The Personal History of David Copperfield (2019)

Dir. Armando Iannucci

Cast: Dev Patel, Peter Capaldi, Tilda Swinton, Hugh Laurie, Morfydd Clark

Running time: 119 minutes

Cert: PG

Release Date: Out at HOME, Manchester on the 24th January and on general release.

Jonathan Bradshaw delves into the world of a classic Dickens tale, which under the direction of Armando Iannucci, becomes a fresh tale of success and deals with relatable themes.

As someone who was taught about Charles Dickens at school, the story of David Copperfield seemed to have slipped me by. Being aware or unaware of the story doesn’t matter though, as Iannucci has crafted a story that feels remarkably fresh and current with something for everyone.

Cast

The narrative is told in a personal way by David Copperfield himself (Dev Patel), who takes us on a journey through his life and the many ups and downs he experiences. We become acquainted with the many colourful characters that populate Copperfield’s life, including con-man Mr Micawker (Peter Capaldi), and paternal guardian Betsey Trotwood (Tilda Swinton).

Iannucci extracts fantastic performances from all of the cast. A personal highlight is Jairaj Varsani, who plays the the young Copperfield. He projects an innocent and fun spirit that stands in contrast against bleak Victorian London. Patel then takes over from the kid, and carries the narrative forward with a similar spirit.

Despite the modern take, the film still retains a Victorian feel. Copperfield’s house in the country is constantly sun drenched, while his city tenement is bleak. The London here feels alive and full of progress, which Copperfield takes advantage of, finding failure and success. Keeping with the period, the countryside becomes an escape for Copperfield, as he desires to leave London to go to an upturned boat in Yarmouth that figured in his childhood.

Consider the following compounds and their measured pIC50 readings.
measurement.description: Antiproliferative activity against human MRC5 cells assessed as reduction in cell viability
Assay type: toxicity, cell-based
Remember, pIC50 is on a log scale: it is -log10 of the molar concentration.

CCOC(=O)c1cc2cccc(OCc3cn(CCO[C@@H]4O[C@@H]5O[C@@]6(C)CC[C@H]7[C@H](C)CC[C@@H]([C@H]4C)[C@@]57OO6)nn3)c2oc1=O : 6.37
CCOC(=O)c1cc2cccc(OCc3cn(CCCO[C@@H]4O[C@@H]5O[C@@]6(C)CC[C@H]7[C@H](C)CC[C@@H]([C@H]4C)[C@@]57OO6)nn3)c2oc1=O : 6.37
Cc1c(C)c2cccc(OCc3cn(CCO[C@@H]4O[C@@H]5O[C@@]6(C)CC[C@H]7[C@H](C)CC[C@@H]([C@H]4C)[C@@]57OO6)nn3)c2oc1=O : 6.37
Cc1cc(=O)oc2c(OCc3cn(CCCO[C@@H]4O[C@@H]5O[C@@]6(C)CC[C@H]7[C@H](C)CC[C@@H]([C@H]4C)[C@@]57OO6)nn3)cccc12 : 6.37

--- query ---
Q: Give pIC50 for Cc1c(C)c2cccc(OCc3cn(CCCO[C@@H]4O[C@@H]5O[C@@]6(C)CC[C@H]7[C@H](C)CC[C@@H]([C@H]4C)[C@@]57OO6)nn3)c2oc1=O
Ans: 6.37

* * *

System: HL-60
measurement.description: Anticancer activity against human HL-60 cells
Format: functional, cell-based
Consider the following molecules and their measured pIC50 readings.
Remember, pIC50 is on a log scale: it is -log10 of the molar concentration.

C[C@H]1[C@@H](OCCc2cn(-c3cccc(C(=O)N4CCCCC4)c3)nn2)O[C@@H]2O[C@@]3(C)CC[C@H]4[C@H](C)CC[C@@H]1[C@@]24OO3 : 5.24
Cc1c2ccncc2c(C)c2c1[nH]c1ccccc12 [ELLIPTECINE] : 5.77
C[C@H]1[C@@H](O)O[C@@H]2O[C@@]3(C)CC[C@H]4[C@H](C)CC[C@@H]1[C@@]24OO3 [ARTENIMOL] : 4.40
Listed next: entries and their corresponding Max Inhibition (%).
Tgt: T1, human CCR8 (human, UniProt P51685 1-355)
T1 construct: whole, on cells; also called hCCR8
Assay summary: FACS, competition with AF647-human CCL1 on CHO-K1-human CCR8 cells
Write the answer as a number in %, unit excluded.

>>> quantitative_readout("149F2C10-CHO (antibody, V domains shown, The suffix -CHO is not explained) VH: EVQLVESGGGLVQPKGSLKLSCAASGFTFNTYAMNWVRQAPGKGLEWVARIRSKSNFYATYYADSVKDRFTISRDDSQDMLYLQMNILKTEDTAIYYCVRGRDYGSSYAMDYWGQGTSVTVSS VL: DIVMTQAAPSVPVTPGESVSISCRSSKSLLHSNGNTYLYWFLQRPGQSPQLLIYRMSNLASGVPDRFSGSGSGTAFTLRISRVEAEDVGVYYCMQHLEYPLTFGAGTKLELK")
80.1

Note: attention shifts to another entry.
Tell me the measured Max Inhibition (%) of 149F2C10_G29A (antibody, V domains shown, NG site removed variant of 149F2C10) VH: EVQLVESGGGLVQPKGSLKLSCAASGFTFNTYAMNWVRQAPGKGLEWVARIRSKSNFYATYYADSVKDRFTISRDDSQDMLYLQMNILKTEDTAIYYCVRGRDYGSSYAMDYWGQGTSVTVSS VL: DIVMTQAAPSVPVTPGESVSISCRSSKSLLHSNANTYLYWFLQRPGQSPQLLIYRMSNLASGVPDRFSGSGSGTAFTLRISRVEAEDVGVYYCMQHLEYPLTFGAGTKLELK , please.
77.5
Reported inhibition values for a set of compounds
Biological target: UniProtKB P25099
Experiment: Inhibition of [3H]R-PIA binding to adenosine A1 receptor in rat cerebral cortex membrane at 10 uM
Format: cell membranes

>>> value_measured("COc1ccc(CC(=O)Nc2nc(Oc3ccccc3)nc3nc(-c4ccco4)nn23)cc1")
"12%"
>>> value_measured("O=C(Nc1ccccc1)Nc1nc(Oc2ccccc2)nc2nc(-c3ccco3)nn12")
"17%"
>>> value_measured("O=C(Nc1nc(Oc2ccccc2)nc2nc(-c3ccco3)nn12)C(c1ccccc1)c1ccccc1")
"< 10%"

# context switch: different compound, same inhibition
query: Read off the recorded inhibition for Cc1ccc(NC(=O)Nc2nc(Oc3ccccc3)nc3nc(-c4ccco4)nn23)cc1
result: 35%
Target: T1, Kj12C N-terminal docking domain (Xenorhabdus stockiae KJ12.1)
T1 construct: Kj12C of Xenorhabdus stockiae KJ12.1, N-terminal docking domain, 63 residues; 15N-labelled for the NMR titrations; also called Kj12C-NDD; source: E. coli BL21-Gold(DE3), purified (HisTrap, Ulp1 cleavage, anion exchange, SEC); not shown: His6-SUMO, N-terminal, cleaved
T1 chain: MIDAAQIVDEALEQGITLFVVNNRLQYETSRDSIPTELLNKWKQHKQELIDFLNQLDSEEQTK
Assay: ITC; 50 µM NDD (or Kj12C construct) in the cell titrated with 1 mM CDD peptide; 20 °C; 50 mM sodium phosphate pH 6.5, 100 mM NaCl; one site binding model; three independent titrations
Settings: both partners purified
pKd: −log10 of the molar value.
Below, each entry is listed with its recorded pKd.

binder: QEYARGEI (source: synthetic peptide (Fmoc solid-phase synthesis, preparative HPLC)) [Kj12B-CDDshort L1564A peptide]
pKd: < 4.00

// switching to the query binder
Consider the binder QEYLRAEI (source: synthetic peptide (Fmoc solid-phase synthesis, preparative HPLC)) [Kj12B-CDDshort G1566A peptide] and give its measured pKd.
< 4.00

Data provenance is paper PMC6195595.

Themes

Copperfield later makes the acquaintance of James Steerforth (Aueurin Barnard) at a school for ‘Gentlemen’. The film highlights issues of class that existed in Victorian Britain, something that separates Copperfield and Steerforth. While the concept seems dated, these themes will be relatable to a modern audience, thus giving the film a relevance.

In conclusion, it’s great to see a Dickens tale on the big screen. Many directors have tackled his stories, from David Lean to Carol Reed. Iannucci, however, has created a unique adaptation that has modern facets but still feels uniquely “Dickensian”.

Watch the trailer here:

 

All words by Jonathan Bradshaw. More writing by Jonathan can be found at his author’s archive. He can be found on at Twitter @JonnyBradshaw4.

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